Thursday, December 8, 2011

Chills, Thrills & Daniel Radcliffe!

U.K. Edition 2011
Harry Potter is all grown up and graduated to a wonderfully gothic looking film.  In February 2012 The Woman In Black will open just in time to scare the pants off all those lovers for Valentine's Day!  After being creeped out by the trailer (and discovering that the film is based on a novel) I decided to read the original text.  Susan Hill's The Woman in Black was first published in 1986 and lead to one of the longest running West End plays to ever thrill and audience.
The plot is rather simple: A young lawyer, Arthur, is sent out from London to a small villiage to handle the post-mortem affairs of one of the firm's odder clients.  When he arrives in the village he discovers that there is a bit more to the woman's affairs than he expected and soon encounters a vengeful spirit tied to a mystery more than 50 years old.
A few pages into the first chapter of Hill's masterpiece, I realized that I had seen the play many years previously at the Alley Theatre in Houston - without realizing that the script was based on a novel.  I remember the play as being wonderfully atmospheric and spine-tingling and was certainly not dissapointed in the original story.  Ms. Hill has a way of describing a scene while still allowing the reader to use their imagination:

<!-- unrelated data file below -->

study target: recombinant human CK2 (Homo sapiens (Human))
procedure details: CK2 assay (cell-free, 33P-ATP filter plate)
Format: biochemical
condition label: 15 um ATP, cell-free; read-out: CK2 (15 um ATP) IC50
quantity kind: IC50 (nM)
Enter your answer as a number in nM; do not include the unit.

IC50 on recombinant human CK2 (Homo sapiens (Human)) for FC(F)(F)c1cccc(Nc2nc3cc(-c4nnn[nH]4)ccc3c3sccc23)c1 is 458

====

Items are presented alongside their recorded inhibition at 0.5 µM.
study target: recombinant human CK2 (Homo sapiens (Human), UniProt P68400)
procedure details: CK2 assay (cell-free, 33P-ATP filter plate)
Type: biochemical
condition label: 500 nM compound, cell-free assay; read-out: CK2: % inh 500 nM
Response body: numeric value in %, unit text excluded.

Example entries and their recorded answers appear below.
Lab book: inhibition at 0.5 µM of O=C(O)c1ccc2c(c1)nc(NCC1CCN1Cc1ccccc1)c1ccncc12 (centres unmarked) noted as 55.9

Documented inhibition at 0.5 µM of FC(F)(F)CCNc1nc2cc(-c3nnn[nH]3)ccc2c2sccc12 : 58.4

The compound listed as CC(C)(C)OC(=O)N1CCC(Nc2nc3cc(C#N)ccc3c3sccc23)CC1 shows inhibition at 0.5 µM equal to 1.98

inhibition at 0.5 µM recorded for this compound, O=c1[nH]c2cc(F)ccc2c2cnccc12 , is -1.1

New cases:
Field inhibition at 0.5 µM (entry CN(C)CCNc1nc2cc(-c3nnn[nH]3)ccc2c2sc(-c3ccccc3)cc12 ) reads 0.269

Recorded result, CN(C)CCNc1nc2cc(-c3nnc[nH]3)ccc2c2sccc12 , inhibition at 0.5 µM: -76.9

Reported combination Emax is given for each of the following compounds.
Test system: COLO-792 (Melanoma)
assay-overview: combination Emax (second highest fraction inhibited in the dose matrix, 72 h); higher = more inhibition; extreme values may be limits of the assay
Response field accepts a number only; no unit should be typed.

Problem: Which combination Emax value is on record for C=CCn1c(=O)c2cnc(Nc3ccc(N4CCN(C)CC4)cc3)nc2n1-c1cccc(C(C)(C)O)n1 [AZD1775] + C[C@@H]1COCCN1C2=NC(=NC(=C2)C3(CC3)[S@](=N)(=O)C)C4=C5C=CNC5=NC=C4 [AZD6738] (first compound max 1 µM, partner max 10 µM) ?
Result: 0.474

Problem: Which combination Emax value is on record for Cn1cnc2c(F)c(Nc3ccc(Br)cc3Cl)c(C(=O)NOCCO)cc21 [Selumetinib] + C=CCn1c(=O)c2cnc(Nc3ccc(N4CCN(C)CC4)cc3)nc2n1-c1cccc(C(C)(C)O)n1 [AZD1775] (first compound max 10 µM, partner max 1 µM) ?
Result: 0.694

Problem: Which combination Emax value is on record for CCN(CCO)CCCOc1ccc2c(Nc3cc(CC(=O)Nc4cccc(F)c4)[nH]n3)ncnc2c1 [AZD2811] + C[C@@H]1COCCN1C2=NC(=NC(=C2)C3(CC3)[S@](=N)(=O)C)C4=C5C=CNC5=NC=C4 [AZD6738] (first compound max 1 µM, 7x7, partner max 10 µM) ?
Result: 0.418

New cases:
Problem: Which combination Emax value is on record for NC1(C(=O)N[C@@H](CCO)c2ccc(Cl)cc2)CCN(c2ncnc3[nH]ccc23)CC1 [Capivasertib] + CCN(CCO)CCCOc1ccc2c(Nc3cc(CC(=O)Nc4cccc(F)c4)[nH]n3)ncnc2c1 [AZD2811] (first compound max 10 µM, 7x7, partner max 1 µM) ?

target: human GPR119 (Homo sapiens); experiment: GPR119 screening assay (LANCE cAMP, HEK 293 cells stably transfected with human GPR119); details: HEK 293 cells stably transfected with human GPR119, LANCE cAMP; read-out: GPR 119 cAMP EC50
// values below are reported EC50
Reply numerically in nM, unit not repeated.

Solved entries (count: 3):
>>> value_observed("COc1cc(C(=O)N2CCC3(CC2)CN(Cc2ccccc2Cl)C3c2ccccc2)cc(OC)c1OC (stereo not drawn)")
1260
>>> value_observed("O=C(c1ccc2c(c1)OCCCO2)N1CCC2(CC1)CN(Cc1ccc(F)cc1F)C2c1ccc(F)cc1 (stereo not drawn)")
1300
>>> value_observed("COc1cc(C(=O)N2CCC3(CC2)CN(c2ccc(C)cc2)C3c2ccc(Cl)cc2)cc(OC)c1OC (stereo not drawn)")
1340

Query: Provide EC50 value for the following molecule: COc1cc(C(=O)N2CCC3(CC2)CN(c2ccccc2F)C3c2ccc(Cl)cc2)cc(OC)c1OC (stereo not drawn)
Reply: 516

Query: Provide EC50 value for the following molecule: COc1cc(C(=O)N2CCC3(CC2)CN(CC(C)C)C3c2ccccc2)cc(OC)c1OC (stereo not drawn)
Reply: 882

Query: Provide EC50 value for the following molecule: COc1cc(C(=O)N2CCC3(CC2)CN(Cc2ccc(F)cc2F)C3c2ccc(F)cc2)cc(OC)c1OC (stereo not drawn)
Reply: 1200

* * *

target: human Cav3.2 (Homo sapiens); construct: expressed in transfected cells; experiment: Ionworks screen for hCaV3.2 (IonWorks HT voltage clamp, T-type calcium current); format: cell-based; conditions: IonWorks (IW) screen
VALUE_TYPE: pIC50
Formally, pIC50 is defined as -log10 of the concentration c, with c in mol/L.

"Tonight, I smelled at once, and with a lightening heart, that there had been a change in the weather. All the previous week, we had had rain, chilling rain and a mist that lay low about the house and over the countryside...Inside the house, the lamps were lit throughout the day and the walls of larder, outhouse and cellar oozed damp and smelled sour, the fires sputtered and smoked, burning dismally low."
(Chapter 1).
Like the very best of gothic fiction, The Woman in Black is both mentally engaging and wonderfully dark.  I was unable to put this novel down and finished in about a day. Highly recommended.  This is one of my new favorites and I can't wait for the movie!

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